Saturday, 30 April 2016

Worldwide Pinhole Photography Day 2016

Harman Direct Positive Paper
Last weekend, for Worldwide Pinhole Photography Day, I shot exclusively large format film and paper. Using a pinhole lensboard with my MPP Micro-Technical camera provided more flexibility than the cardboard cameras I'd made two years ago to shoot glass plates, four cameras constructed in two different sizes. In order to shoot more than just four pinhole photographs, I had taken boxes of plates and a changing bag with me to reload the cameras; the limit to using large format was how many 4x5 film holders I had. I made a pinhole using a piece of metal from a drinks can and rotating a needle to pierce it, fitting it behind a home-made lensboard. Measuring the hole by scanning it at maximum resolution gave a measurement of 0.2mm, although as I could only measure this down to one decimal place, it provided a margin of error to all other calculations. At a focal length of 150mm, this provides an aperture of f750. I shot some test photographs with this pinhole to find the resulting images less sharp than anticipated, realising afterwards this was due to the diffraction effect provided by small apertures.

MPP Micro-Technical Mk VI with pinhole lensboard
The website Mr Pinhole has a useful table to help calculate an optimum pinhole size for a given focal length. At 150mm this was given as 0.5mm. Carefully enlarging the pinhole and measuring it a few steps at a time, produced a pinhole of 0.6mm. At 150mm, this would be f250; extending the bellows to 180mm would mean f300, both convenient round numbers. The lensboard could be placed anywhere on the triple extension of the MPP, but short focal lengths would mean a loss of detail due to too wide an f-stop (as well as showing the folding bed in the frame), and long focal lengths a loss of resolution due to diffraction again, as well as increasingly long exposure times. Ideally, one could make a number of pinholes with optimum sizes for a number of focal lengths, but I used one, mostly at a focal length of 150mm, with only a couple of shots at 180mm; it was easier to conceptualise each picture at a 'standard' angle of view as the ground glass couldn't be used.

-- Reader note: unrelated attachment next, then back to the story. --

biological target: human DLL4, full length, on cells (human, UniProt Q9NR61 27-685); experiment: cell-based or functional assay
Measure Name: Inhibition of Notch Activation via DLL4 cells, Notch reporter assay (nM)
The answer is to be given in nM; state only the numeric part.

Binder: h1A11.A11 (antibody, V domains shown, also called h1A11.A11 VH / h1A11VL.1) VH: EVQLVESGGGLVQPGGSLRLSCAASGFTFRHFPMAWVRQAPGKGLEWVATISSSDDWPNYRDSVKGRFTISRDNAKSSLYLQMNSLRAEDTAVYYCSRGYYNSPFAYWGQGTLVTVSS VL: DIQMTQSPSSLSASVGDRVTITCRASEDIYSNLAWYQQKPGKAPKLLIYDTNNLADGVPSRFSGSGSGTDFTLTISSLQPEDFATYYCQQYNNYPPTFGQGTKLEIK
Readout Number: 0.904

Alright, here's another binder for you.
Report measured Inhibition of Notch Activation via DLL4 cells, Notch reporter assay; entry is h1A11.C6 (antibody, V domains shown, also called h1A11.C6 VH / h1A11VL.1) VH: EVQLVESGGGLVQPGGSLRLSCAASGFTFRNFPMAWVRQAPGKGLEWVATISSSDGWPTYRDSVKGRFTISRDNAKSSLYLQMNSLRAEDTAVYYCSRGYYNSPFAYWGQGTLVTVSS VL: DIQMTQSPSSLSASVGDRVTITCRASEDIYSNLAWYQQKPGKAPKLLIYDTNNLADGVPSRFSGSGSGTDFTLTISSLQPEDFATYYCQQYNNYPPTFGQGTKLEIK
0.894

Ilford FP4 with handwritten date '11/4/78', shot with 180mm focal length
Initially, I had considered only using Harman Direct Positive Paper, but after testing the paper the day before with rather mixed results, I decided to shoot film as well, using the FP4 and Plus-X from the 1970s that I'd shot on the recent Expired Film Day (I did also shoot a handful of glass plates but found these harder than the Direct Positive Paper to get a decent image with the pinhole I had made). The Direct Positive Paper I shot was over five years old, and the developer I used, PQ Universal, was probably as old, if not older, an unopened bottle having been given to me some years ago. I developed the paper in a tank like film rather than in trays, so I wasn't able to inspect the process, but even with developing times around ten minutes, the darkest tones never quite got dark enough. In addition, getting the exposure right with Direct Positive Paper is difficult enough given its high contrast, compounded by rapidly changing lighting conditions in the morning, with broken clouds moving quickly across the sky, as seen in this shot on FP4 with an eight second exposure.

Harman Direct Positive Paper
With relatively long exposures at an aperture around f250 and shooting the paper with an exposure index of 3, a number of shots were complicated by the light changing during the exposure itself: with exposure times in full sun calculated at around 90 seconds, I had a more than one shot when part-way through an exposure, the sun would disappear behind a cloud, and I had to try to re-calculate how much to extend the exposure with the light levels dropping three or four stops, as in the image above, and mostly erred on overexposure, with which the paper very quickly loses all highlight detail.

Harman Direct Positive Paper
Later in the day, conditions became overcast, which made using the Direct Positive Paper easier, not only with more consistent lighting, but also being inherently lower contrast. The images above, and at the top of this post, were taken in such lighting. The Direct Positive Paper does give a reversed image, which might mean avoiding shots with lettering being prominent; I shot the exterior of Doomed Gallery as I had an exhibit in the London Alternative Photography Collective exhibition over the weekend as part of the London Pinhole Festival - glass plate positives of the negatives shot on Worldwide Pinhole Photography Day two years ago. I also made another exposure on FP4 film as a comparison. As well as exposures in seconds rather than minutes, using film, even out of date film rated 64 and 25 for the FP4 and Plus-X respectively, both film's latitude and reciprocity failure helped achieve more consistent results.

Ilford FP4 with handwritten date on the box '11/4/78'
Kodak Plus-X, develop date before July 1972
See the whole set of pinhole photographs here.

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